Tree sign located along a hiking trail at the Intervale Center in Burlington, VT, U.S.A. Photo by Tatiana Marquina, July 2019.

By Tatiana Marquina, Rachelle Gould, and Duncan Murdoch.

This Plain Language Summary is published ahead of the article discussed. Check back soon for a link to the full article.

People value nature in multiple ways – for example, because it provides water, air, food, or places to recreate and connect with forces larger than themselves. Studying different ways people value nature is important to make equitable decisions – it is hard for environmental decisions and policies to account for values that are not documented. However, some values can be difficult to measure – for example, nonmaterial values like beauty or spirituality. In this exploratory study, we test whether writing letters to non-human organisms (trees) can help people express the values they hold towards these elements. For this study, we partner with a local community farm (the Intervale Center in Burlington, VT, U.S.A) to design and implement a project that invited people to write letters to trees.

We placed signs in front of ten trees at the Intervale Center and assigned those trees individual e-mail addresses. The signs took the voice of the tree and asked people to write to the tree, rather than about it. Building on work in psychology, we speculated that writing directly to a tree might help people reflect on the importance of trees in their lives.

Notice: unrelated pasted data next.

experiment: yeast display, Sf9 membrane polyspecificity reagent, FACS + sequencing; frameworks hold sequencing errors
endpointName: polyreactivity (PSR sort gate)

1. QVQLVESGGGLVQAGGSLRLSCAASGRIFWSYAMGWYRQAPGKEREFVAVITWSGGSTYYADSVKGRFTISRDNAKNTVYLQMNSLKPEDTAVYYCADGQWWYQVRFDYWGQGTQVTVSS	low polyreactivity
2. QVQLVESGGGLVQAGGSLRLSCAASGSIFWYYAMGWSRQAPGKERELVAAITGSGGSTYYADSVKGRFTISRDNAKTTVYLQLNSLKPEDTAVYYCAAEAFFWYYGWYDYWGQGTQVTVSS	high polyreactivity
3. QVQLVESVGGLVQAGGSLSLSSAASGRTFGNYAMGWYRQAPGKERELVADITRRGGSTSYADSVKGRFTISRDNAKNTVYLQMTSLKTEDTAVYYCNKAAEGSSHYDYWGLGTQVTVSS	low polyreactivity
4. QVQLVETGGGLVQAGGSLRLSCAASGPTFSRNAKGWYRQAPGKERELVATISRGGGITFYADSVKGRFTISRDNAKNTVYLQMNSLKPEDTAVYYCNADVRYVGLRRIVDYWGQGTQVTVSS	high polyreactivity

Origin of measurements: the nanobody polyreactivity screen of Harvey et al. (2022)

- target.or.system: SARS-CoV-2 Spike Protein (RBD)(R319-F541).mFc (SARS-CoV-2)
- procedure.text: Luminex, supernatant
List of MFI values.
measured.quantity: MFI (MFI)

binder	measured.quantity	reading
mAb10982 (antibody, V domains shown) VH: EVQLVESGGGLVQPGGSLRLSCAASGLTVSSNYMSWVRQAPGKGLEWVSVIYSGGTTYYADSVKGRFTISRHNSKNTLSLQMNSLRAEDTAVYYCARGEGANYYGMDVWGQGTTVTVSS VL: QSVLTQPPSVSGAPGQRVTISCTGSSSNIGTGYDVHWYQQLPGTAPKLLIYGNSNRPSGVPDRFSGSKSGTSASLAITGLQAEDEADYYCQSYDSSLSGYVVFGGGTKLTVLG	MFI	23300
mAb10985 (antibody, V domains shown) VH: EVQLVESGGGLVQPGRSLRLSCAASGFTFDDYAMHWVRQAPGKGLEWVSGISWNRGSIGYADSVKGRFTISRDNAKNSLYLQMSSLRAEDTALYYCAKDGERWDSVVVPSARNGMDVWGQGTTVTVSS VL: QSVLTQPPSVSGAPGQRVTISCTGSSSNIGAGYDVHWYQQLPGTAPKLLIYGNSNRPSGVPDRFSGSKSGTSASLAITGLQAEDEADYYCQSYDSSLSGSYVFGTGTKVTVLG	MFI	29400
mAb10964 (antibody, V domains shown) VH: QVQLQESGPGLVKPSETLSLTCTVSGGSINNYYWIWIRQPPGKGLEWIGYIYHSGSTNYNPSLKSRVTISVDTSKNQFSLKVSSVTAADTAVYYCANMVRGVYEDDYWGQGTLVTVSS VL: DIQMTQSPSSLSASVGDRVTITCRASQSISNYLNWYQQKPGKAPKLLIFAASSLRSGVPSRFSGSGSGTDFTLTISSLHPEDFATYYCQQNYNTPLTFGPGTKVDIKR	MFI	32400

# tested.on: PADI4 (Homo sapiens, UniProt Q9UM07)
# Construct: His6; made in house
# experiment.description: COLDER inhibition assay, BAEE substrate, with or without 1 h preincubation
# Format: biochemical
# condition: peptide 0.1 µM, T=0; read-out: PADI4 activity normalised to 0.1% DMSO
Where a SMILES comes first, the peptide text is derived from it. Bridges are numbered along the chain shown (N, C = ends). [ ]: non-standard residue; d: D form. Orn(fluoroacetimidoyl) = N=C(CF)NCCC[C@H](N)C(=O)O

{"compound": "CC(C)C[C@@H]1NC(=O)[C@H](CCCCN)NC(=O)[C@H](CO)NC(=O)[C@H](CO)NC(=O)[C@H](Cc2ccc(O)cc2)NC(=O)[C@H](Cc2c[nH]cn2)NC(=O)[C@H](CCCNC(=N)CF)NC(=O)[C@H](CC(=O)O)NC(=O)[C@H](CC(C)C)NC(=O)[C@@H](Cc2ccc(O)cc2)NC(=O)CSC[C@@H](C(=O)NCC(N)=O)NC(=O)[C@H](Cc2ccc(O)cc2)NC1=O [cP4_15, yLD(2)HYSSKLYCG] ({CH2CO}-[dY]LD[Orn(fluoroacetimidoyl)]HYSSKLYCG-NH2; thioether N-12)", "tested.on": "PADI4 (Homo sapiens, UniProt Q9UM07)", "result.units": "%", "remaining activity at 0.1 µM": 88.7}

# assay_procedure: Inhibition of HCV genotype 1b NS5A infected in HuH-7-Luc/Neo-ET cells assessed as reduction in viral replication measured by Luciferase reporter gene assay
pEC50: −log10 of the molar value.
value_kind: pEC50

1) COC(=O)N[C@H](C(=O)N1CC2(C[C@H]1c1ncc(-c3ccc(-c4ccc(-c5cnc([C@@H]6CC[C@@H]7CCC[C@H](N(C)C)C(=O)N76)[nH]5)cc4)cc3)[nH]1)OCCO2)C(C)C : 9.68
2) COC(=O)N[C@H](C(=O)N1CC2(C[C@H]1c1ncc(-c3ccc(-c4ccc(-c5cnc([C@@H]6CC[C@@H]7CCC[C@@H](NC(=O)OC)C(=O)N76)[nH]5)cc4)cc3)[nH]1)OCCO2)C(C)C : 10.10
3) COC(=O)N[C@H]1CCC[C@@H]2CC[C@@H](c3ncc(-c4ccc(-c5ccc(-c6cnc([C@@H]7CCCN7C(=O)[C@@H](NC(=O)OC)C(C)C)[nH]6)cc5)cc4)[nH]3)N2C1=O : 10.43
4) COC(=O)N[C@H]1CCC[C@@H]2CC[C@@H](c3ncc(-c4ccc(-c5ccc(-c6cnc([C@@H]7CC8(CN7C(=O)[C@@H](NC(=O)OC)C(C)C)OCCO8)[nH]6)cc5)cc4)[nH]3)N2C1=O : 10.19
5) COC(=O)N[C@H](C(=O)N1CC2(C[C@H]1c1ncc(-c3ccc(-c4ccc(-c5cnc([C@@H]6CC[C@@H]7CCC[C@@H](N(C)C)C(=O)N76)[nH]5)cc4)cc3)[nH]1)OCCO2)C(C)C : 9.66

The project lasted for one year and we received 45 letters. Even though the prompt was extremely general (and did not mention values), more than half of these letters discussed values associated with trees. Our results thus suggest that letter-writing has the potential to be a valuable method to study environmental values. Like any method, it has limitations – for example, low response rates and poor accessibility to people who do not read English. However, the method also has numerous benefits – for instance, it offers a novel space for relational thinking and expression of relational values. Our findings underscore that nonmaterial values represent a central way why nature matters to people, so research should ensure that these values are captured and included in assessment of environmental values.